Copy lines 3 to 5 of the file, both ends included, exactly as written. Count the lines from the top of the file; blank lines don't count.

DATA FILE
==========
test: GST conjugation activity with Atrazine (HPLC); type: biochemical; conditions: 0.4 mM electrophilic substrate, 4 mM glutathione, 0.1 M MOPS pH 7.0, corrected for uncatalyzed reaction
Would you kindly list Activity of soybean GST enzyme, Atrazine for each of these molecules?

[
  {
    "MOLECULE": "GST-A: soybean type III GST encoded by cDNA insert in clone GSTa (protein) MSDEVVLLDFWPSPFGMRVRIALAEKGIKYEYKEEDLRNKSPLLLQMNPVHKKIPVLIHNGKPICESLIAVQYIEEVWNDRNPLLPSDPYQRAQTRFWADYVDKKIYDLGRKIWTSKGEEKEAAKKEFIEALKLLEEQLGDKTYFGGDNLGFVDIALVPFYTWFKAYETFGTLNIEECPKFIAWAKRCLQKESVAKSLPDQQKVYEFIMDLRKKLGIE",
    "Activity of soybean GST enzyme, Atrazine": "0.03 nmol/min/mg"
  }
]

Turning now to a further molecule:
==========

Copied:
[
  {
    "MOLECULE": "GST-A: soybean type III GST encoded by cDNA insert in clone GSTa (protein) MSDEVVLLDFWPSPFGMRVRIALAEKGIKYEYKEEDLRNKSPLLLQMNPVHKKIPVLIHNGKPICESLIAVQYIEEVWNDRNPLLPSDPYQRAQTRFWADYVDKKIYDLGRKIWTSKGEEKEAAKKEFIEALKLLEEQLGDKTYFGGDNLGFVDIALVPFYTWFKAYETFGTLNIEECPKFIAWAKRCLQKESVAKSLPDQQKVYEFIMDLRKKLGIE",